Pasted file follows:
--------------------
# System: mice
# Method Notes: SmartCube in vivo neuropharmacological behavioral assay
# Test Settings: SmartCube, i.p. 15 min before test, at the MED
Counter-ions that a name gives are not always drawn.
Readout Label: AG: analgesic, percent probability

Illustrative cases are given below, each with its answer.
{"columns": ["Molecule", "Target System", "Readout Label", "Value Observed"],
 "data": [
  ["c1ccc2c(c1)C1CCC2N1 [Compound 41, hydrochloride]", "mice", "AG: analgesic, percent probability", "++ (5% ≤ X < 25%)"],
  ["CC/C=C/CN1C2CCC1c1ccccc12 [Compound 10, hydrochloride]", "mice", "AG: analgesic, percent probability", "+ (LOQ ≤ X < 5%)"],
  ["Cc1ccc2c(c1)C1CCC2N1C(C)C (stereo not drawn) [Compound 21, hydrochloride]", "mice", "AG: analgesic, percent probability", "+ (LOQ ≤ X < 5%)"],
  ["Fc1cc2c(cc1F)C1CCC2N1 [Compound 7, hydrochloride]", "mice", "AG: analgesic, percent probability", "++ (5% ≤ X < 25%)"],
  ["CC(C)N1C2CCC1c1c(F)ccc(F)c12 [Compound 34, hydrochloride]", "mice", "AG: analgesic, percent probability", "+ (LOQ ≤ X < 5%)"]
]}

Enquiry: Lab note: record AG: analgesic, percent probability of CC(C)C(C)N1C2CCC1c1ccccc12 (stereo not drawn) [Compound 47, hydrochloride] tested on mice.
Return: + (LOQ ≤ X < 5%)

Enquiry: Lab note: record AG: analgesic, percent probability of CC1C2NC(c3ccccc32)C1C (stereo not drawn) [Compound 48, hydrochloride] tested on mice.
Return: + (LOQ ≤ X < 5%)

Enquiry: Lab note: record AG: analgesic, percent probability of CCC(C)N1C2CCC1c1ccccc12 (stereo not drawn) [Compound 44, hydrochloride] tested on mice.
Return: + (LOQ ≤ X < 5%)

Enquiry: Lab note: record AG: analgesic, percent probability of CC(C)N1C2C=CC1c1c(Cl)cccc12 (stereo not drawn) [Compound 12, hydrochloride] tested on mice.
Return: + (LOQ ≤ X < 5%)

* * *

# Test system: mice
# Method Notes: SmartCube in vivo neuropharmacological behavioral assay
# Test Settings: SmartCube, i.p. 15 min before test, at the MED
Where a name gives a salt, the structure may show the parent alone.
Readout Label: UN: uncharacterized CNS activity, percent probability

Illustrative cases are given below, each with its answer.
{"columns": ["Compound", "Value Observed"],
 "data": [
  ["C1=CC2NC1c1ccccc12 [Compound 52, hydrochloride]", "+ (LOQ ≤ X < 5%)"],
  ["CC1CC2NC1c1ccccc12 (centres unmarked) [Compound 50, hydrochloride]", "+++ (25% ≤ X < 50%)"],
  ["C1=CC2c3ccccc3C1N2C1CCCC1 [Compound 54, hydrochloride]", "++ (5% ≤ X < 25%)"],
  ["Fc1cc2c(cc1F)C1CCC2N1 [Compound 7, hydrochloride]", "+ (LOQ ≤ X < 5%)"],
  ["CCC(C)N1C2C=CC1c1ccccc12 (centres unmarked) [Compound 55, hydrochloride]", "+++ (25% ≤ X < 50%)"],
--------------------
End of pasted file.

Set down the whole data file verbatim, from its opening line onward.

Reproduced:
# System: mice
# Method Notes: SmartCube in vivo neuropharmacological behavioral assay
# Test Settings: SmartCube, i.p. 15 min before test, at the MED
Counter-ions that a name gives are not always drawn.
Readout Label: AG: analgesic, percent probability

Illustrative cases are given below, each with its answer.
{"columns": ["Molecule", "Target System", "Readout Label", "Value Observed"],
 "data": [
  ["c1ccc2c(c1)C1CCC2N1 [Compound 41, hydrochloride]", "mice", "AG: analgesic, percent probability", "++ (5% ≤ X < 25%)"],
  ["CC/C=C/CN1C2CCC1c1ccccc12 [Compound 10, hydrochloride]", "mice", "AG: analgesic, percent probability", "+ (LOQ ≤ X < 5%)"],
  ["Cc1ccc2c(c1)C1CCC2N1C(C)C (stereo not drawn) [Compound 21, hydrochloride]", "mice", "AG: analgesic, percent probability", "+ (LOQ ≤ X < 5%)"],
  ["Fc1cc2c(cc1F)C1CCC2N1 [Compound 7, hydrochloride]", "mice", "AG: analgesic, percent probability", "++ (5% ≤ X < 25%)"],
  ["CC(C)N1C2CCC1c1c(F)ccc(F)c12 [Compound 34, hydrochloride]", "mice", "AG: analgesic, percent probability", "+ (LOQ ≤ X < 5%)"]
]}

Enquiry: Lab note: record AG: analgesic, percent probability of CC(C)C(C)N1C2CCC1c1ccccc12 (stereo not drawn) [Compound 47, hydrochloride] tested on mice.
Return: + (LOQ ≤ X < 5%)

Enquiry: Lab note: record AG: analgesic, percent probability of CC1C2NC(c3ccccc32)C1C (stereo not drawn) [Compound 48, hydrochloride] tested on mice.
Return: + (LOQ ≤ X < 5%)

Enquiry: Lab note: record AG: analgesic, percent probability of CCC(C)N1C2CCC1c1ccccc12 (stereo not drawn) [Compound 44, hydrochloride] tested on mice.
Return: + (LOQ ≤ X < 5%)

Enquiry: Lab note: record AG: analgesic, percent probability of CC(C)N1C2C=CC1c1c(Cl)cccc12 (stereo not drawn) [Compound 12, hydrochloride] tested on mice.
Return: + (LOQ ≤ X < 5%)

* * *

# Test system: mice
# Method Notes: SmartCube in vivo neuropharmacological behavioral assay
# Test Settings: SmartCube, i.p. 15 min before test, at the MED
Where a name gives a salt, the structure may show the parent alone.
Readout Label: UN: uncharacterized CNS activity, percent probability

Illustrative cases are given below, each with its answer.
{"columns": ["Compound", "Value Observed"],
 "data": [
  ["C1=CC2NC1c1ccccc12 [Compound 52, hydrochloride]", "+ (LOQ ≤ X < 5%)"],
  ["CC1CC2NC1c1ccccc12 (centres unmarked) [Compound 50, hydrochloride]", "+++ (25% ≤ X < 50%)"],
  ["C1=CC2c3ccccc3C1N2C1CCCC1 [Compound 54, hydrochloride]", "++ (5% ≤ X < 25%)"],
  ["Fc1cc2c(cc1F)C1CCC2N1 [Compound 7, hydrochloride]", "+ (LOQ ≤ X < 5%)"],
  ["CCC(C)N1C2C=CC1c1ccccc12 (centres unmarked) [Compound 55, hydrochloride]", "+++ (25% ≤ X < 50%)"],